Oak Knoll School of the Holy Child Earns Dual AP Computer Science Female Diversity Award

According to research cited by the Advanced Placement Program, female students taking AP computer science courses are more likely to major in STEM fields in college than their peers. A visit to Oak Knoll’s Alumnae/i Profile Page supports that claim with graduates working in Artificial Intelligence, coding apps to empower females on college campuses, working on new solutions for applied physics, and closing the gap in understanding how bacteria defend themselves from attack.

Overall, Oak Knoll’s Upper School curriculum prepares our female students for the in-demand jobs of the future and allows them to help solve some of society’s most challenging problems.

As a testament to Oak Knoll’s commitment to STEM, Oak Knoll has once again received the AP® Computer Science Female Diversity Award. The College Board grants this award to schools for achieving high female representation in AP Computer Science A (CSA) and AP Computer Science Principles (CSP). According to the College Board, in 2023, Oak Knoll was one of only 68 schools in the nation recognized in this manner for improving gender representation in both AP computer science courses.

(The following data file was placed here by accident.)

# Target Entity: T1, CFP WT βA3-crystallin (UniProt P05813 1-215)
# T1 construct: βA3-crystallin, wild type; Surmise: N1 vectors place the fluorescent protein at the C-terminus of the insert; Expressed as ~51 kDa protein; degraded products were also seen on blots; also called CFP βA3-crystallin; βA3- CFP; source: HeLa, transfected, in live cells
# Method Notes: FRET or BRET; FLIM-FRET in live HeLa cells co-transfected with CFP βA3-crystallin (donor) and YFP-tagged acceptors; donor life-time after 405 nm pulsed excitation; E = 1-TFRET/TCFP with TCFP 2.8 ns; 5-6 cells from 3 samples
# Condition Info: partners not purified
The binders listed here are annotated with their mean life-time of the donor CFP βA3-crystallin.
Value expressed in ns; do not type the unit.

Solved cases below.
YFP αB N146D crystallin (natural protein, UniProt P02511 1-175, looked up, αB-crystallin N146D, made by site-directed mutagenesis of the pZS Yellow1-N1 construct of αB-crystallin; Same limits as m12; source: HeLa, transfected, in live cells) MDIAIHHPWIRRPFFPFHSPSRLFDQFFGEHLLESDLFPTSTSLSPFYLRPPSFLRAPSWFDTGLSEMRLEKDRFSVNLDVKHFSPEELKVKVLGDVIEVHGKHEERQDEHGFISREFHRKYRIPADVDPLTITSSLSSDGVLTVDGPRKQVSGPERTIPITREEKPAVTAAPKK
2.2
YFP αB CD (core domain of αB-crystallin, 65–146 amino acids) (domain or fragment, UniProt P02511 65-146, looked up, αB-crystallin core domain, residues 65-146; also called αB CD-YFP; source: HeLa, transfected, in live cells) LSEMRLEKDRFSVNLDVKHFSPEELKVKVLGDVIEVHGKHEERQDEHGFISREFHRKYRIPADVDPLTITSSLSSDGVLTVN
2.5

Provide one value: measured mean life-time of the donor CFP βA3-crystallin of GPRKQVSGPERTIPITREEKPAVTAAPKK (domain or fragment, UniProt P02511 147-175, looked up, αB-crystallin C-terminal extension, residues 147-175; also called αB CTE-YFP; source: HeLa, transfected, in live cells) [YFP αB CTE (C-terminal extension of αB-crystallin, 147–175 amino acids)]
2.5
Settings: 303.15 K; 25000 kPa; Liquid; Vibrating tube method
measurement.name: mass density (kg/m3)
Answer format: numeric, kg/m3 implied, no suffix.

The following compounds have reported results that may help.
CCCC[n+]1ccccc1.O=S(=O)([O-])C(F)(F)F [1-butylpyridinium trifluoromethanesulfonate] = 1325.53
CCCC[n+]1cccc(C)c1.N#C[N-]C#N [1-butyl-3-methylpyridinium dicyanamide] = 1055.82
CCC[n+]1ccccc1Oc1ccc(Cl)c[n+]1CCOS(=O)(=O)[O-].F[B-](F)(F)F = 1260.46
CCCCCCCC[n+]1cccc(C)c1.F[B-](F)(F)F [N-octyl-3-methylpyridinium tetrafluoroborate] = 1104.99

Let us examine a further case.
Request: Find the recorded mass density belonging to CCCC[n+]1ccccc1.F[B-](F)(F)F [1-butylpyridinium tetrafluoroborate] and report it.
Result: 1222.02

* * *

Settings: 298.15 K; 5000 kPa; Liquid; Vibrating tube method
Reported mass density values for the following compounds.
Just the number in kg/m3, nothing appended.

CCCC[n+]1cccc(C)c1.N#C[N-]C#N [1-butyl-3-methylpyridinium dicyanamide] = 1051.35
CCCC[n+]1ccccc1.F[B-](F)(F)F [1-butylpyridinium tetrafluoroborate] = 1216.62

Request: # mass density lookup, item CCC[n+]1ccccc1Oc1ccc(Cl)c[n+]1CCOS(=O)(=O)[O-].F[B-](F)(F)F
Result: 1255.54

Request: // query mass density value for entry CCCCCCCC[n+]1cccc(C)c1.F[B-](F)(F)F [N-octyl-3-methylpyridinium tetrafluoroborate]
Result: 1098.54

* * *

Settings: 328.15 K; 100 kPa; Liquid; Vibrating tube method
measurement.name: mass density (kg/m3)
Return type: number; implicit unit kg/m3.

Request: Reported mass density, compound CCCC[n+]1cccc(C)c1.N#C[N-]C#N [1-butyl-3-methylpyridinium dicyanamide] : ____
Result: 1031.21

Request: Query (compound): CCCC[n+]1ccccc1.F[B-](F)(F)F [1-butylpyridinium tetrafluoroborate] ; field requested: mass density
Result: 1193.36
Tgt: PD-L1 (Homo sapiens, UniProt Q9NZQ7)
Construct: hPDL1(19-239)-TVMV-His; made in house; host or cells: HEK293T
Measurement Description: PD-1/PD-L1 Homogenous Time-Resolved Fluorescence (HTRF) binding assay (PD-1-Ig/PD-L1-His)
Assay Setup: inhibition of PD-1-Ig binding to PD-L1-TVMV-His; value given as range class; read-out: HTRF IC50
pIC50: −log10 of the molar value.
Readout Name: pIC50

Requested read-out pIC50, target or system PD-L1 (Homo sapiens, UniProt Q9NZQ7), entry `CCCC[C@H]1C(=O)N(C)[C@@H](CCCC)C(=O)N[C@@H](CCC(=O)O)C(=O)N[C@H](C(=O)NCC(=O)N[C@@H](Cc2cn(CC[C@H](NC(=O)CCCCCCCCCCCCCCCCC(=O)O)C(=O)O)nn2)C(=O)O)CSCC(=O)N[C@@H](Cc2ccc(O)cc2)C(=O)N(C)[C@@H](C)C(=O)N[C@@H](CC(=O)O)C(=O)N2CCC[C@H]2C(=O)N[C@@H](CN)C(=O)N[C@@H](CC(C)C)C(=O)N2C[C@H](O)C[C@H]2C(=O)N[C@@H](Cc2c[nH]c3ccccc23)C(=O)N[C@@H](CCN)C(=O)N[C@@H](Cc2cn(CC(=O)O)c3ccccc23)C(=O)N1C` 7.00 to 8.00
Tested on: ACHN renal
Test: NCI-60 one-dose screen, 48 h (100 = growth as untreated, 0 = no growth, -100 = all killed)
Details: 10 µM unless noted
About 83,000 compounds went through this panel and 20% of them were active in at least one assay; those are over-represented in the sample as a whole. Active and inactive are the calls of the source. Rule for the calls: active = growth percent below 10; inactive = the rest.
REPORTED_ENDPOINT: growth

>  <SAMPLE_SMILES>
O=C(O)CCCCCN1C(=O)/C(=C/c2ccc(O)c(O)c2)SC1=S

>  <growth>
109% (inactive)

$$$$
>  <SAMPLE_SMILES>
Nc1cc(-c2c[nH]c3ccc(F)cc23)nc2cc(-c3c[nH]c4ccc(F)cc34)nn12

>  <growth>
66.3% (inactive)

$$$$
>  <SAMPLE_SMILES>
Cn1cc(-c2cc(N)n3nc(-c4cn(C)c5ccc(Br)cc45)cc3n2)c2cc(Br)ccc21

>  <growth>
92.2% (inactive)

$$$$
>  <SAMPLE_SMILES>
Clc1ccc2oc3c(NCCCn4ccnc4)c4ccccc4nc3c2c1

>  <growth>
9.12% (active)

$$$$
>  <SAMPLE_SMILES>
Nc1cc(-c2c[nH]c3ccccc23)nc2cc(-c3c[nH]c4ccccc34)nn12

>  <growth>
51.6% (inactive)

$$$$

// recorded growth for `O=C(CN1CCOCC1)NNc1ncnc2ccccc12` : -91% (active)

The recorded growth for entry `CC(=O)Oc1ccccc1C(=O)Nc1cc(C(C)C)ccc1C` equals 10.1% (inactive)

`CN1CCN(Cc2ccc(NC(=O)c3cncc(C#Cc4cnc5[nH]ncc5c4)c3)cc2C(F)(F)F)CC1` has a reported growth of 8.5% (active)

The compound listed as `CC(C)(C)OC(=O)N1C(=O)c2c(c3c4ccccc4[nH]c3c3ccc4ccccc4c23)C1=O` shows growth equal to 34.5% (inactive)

We congratulate our female AP computer science students and their teachers on advancing gender parity in computer science education. We’re honored that our school earned this distinction and look forward to seeing these young women and others pursue and achieve success in computer science education and careers.

“Computer science is the source code of our economy and much of the career landscape,” said Trevor Packer, Head of the AP Program. “In the six years since we began the AP Computer Science Female Diversity Award, it’s been heartening to see schools like Oak Knoll welcome so many more young women into this vital field.”

The median annual wage for computer and information technology occupations was $100,530 in May 2022. However, women represent just 24% of the five million people in computing occupations. Increasing representation among females in the field is a particular passion of Oak Knoll Alumna Kelsey Schroeder Szot ’13,  who recently made Forbes ‘30 Under 30’ List in Entrepreneurial Technology. Read about her fantastic career trajectory here.

“Computer Science courses are the threshold to all sorts of innovation,” said Oak Knoll Computer Science Teacher Irida Ruci. “They give students the power to shape a future where technology empowers human progress and helps to transform ideas into real solutions.”

Oak Knoll is committed to ensuring that females in STEM increasingly shape that future.